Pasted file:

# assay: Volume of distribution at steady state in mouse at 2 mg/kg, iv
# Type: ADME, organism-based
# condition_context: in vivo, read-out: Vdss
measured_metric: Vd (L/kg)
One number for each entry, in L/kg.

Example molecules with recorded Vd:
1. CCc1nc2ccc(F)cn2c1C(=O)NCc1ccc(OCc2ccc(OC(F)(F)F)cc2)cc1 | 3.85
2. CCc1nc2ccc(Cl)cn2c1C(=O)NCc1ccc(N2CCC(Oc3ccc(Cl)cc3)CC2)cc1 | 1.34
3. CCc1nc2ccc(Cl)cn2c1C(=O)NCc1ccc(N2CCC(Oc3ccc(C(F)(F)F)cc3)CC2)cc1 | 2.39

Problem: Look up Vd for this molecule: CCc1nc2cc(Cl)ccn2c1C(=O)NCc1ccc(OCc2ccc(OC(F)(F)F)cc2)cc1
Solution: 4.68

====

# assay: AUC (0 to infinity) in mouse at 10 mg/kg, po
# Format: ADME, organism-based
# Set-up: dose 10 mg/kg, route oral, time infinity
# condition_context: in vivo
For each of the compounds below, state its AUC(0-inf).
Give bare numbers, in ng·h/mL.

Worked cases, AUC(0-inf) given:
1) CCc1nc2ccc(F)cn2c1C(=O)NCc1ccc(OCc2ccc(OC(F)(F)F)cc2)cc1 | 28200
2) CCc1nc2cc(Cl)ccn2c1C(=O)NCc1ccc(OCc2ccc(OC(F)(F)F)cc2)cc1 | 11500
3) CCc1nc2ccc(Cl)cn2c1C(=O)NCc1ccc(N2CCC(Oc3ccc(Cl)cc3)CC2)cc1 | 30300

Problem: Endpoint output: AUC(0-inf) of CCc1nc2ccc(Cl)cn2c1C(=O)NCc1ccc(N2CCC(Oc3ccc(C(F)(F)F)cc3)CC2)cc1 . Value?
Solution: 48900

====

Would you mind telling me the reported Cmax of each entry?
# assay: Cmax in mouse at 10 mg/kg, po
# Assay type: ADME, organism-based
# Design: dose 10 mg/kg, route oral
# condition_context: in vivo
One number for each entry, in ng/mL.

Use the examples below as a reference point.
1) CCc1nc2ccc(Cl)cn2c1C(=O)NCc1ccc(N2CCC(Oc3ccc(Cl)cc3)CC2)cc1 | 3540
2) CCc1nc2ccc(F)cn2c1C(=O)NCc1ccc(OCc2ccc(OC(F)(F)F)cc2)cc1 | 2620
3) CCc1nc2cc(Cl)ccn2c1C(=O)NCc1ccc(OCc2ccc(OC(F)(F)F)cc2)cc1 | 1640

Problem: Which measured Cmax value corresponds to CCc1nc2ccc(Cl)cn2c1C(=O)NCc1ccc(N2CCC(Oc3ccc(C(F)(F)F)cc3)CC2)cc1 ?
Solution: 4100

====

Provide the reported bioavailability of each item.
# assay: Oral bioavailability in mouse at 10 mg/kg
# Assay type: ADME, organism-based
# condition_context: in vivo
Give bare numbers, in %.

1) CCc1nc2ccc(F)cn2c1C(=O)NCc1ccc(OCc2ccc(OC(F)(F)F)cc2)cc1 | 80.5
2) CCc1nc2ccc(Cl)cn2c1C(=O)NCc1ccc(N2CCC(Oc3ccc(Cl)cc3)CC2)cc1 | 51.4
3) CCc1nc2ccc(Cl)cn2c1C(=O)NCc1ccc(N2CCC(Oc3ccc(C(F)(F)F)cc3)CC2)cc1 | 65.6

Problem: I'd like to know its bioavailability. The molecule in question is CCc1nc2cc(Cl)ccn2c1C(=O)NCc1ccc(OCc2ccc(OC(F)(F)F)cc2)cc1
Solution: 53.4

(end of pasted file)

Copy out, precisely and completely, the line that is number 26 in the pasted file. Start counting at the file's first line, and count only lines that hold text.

Would you mind telling me the reported Cmax of each entry?